88
Cocaine
  • Cocaine is an alkaloid derived from the shrub
    Erythroxylum cocoa, often sold as potent extract
    termed crack.
  • Cocaine prevents uptake of dopamine by the
    presynaptic membrane, is highly likely to cause
    physical dependence, and requires higher doses to
    overcome tolerance.
  • This makes overdosing is a real possibility
    overdosing can cause seizures and cardiac arrest.

89
Heroin
  • Derived from morphine, heroin is an alkaloid of
    opium.
  • Use of heroin causes euphoria.
  • Heroin alleviates pain by binding to receptors
    meant for the bodys own pain killers which are
    the endorphins.
  • Tolerance rapidly develops and withdrawal
    symptoms are severe.

90
Marijuana
  • Marijuana is obtained from the plant Cannabis
    sativa that contains a resin rich in THC
    (tetrahydrocannabinol).
  • Effects include psychosis and delirium and
    regular use can lead to dependence.
  • Long-term marijuana use may lead to brain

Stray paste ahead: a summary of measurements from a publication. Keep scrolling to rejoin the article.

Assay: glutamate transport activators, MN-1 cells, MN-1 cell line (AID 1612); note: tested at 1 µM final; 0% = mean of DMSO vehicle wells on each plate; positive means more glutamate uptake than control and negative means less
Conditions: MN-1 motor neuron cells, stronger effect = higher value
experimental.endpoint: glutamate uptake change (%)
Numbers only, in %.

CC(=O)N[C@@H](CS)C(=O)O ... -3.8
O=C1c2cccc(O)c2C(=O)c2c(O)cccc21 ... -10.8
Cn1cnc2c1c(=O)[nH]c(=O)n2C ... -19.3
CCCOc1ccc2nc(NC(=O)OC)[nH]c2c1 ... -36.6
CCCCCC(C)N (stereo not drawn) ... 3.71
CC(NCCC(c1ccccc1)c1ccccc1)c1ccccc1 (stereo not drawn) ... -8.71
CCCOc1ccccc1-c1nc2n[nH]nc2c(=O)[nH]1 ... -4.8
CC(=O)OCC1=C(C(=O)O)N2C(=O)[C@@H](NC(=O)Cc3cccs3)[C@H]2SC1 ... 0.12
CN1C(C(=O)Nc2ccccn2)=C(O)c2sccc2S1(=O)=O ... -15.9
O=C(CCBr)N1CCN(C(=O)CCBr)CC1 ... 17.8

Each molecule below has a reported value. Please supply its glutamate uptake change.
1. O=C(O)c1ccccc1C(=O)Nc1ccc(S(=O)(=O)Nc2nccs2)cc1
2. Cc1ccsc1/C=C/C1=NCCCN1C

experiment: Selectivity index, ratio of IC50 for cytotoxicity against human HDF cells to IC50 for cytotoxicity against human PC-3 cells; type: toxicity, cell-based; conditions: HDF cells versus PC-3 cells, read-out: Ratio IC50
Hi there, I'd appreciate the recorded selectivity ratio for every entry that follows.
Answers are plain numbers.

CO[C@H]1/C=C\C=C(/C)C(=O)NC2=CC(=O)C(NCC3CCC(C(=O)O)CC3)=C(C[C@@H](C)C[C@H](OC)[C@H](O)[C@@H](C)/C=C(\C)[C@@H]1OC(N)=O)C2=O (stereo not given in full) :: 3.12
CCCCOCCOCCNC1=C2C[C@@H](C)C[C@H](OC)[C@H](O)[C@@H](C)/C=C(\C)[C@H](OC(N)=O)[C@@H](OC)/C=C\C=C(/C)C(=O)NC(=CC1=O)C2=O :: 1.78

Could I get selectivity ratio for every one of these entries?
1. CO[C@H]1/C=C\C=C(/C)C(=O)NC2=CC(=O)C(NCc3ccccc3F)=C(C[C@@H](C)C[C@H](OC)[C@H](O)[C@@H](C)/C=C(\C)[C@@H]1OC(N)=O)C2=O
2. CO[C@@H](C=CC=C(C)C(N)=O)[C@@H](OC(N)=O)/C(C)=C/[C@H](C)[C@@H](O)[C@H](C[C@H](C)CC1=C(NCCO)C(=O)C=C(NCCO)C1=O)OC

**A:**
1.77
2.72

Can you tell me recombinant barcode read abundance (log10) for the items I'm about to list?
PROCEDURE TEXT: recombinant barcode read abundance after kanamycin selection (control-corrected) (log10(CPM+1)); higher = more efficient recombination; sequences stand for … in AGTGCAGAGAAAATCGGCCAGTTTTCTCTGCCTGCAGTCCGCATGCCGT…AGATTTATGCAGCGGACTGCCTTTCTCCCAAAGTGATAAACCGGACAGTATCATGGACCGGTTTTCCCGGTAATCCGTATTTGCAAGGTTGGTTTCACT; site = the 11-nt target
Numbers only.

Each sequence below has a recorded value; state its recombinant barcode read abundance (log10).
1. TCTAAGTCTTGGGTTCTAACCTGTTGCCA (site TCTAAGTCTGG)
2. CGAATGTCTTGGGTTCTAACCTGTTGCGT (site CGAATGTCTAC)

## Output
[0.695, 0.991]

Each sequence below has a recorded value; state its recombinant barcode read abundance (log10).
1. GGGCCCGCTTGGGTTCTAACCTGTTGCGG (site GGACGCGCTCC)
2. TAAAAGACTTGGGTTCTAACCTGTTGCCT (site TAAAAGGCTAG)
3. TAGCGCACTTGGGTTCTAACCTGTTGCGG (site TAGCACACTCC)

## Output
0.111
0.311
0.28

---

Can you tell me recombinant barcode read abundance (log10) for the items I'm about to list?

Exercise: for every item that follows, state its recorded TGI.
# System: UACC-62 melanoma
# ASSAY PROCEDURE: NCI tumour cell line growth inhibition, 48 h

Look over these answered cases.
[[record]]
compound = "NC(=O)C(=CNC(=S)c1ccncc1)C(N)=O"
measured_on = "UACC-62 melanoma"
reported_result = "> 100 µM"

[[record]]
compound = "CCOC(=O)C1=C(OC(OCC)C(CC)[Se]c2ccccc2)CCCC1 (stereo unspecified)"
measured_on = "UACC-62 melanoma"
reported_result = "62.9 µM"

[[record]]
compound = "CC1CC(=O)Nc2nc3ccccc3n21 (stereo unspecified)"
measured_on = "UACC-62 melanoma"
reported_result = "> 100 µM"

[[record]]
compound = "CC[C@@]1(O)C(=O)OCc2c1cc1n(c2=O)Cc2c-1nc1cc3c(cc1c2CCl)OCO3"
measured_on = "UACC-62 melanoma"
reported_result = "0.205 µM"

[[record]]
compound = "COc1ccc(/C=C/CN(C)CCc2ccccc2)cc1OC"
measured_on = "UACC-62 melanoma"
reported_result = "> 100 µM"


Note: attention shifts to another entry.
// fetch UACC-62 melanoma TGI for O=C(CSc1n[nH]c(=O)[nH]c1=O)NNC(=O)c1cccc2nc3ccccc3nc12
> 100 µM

impairment, and a fetal cannabis syndrome has
    been reported.

91
Chapter Summary
  • The nervous system consists of two types of
    cells neurons and mesoglia.
  • Neurons are specialized to carry nerve impulses.
  • A nerve impulse is an electrochemical change that
    travels along the length of a neuron fiber.
  • Transmission of signals between neurons is
    dependent on neurotransmitter molecules.

92
  • The central nervous system is made up of the
    spinal cord and the brain.
  • The parts of the brain are specialized for
    particular functions.
  • The cerebral cortex contains motor areas, sensory
    areas, and association areas that are in
    communication with each other.
  • The cerebellum is responsible for maintaining
    posture the brainstem houses reflexes for
    homeostasis.

93
  • The reticular formation contains fibers that
    arouse the brain when active and account for
    sleep when they are inactive.
  • The limbic system contains specialized areas that
    are involved in higher mental functions and
    emotional responses.
  • Long-term memory depends upon association areas
    that are in contact with the limbic system.

94
  • There are particular areas in the left hemisphere
    that are involved in language and speech.
  • The peripheral nervous system contains nerves
    that conduct nerve impulses toward and away from
    the central nervous system.
  • The autonomic nervous system has sympathetic and
    parasympathetic divisions with counteracting
    activities.
  • Use of psychoactive drugs such as alcohol,
    nicotine, marijuana, cocaine, and heroin is
    detrimental to the body.
About PowerShow.com